Fishbein: Who's the Puppet?

In redefining Clinton’s words, Trump has created a new dialogue.

by Daniel Fishbein | 11/3/16 12:15am

In the third and final presidential debate, Clinton called Trump a puppet. He retaliated by telling her that he was not a puppet, but that she was one. In changing the definition of this word to strike at Clinton, Trump inadvertently gave viewers a glimpse into his strategy during the entire election.

While Vermont Senator Bernie Sanders, the face of the populist left, has spoken frequently about his distaste for Trump, it seems as if the two can agree on at least one thing: Clinton belongs to the establishment. In Trump’s view, the powers-that-be in Washington — those which both Trump and Sanders have had so much success campaigning against — are pulling the strings behind Clinton’s campaign. She is so beholden to these political puppet masters that she will do anything — even if it is illegal — to please them. To him, Clinton cannot be trusted because she does not control her own actions.

In Clinton’s view, Trump is the puppet of his own ego. Like Clinton, Trump cannot control himself — not because he has to answer to higher-ups but rather because he cannot control his desire to bring attention to himself. His past actions, brought to light by recent media coverage, capture his egocentric attitude. As he said on the Access Hollywood bus, he will literally put his hands anywhere to get what he wants. Trump lacks the prim and proper mannerisms of conventional politicians, doing anything his own hunger for power tells him to do.

Trump and Clinton thus use the term “puppet” to insult each other in different ways. While Trump derides Clinton for her connections with the establishment, Clinton derides Trump for his seemingly total lack of self-control.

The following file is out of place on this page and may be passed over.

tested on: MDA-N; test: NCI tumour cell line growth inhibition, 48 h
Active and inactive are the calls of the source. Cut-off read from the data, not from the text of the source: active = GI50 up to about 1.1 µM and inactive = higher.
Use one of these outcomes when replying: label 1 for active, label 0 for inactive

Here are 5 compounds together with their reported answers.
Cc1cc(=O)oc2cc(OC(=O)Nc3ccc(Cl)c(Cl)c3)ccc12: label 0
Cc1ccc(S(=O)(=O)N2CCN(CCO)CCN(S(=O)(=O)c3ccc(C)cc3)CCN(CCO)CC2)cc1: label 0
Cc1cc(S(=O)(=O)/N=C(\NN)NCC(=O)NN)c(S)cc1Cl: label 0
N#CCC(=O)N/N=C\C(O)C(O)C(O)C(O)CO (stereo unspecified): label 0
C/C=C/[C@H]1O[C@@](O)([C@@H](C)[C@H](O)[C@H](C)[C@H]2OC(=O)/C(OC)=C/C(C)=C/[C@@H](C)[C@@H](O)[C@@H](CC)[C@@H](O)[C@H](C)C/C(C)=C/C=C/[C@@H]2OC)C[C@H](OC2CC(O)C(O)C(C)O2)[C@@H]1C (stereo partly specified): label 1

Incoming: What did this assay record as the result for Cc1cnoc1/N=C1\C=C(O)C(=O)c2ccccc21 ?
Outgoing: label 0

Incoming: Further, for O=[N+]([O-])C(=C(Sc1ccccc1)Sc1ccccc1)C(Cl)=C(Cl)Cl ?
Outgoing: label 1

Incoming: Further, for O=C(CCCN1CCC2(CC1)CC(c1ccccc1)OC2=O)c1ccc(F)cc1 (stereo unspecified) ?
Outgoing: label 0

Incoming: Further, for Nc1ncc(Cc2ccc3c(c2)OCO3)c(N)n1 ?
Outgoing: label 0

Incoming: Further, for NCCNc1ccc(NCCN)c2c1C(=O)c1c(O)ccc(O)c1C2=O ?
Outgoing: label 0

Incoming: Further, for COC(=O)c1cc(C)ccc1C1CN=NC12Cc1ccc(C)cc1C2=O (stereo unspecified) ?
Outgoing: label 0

This distinction between how Clinton and Trump view a “puppet” can shed light on the different strategies they have employed so far in the election. Clinton has been the Democratic Party’s favorite 2016 presidential candidate since President Barack Obama’s primary victory in 2008. She, far more than Trump, can rest on her laurels, and unlike Trump, she can rely on the institutions which brought her oh-so-close to a nomination eight years ago to bring her to victory.

Trump, on the other hand, knows that he needs to shake things up. It’s as if he’s a football team down big at halftime. To pull off the upset victory, he needs to come out with a playing style that the opposition cannot anticipate. No one, even though it has been more than a year into Trump’s bid for presidency, really knows how to handle him because his strategies are so unprecedented. Every bombastic, factually incorrect and offensive statement he makes only seems to gain him new support.

To win the election, Trump knows he needs to change the conversation. He needs to define the terms: in his own words, he needs to tell Clinton that it is in fact she who is the puppet. Facts and knowledge are both on Clinton’s side. She has an insurmountable lead among people holding college degrees. Intellectuals favor her. The politically correct culture we live in — the one Trump frequently spits in the face of — favors her.

To beat Clinton, Trump needs to reject conventional wisdom. He needs to create a Trump-dominated, alt-right world where his will dictates what’s important, where he can define the facts, where politically correct culture bows down to the white supremacy and patriarchy of the past. From accusing Obama of being Kenyan to claiming that Clinton founded ISIS, Trump has used his willpower to turn what he says into what his supporters see as fact. Trump has worked to change the national discourse from one of tolerance and diversity to one where darkness surrounds our country — a country that we need to “Make Great Again.”

Without facts, the political establishment or prevailing cultural norms on his side, Trump has already turned his slim chances of winning the Republican nomination into an opportunity to win the presidency itself. To do so, Trump has rejected the definitions used by Clinton and political elites, using his bravado to make his own.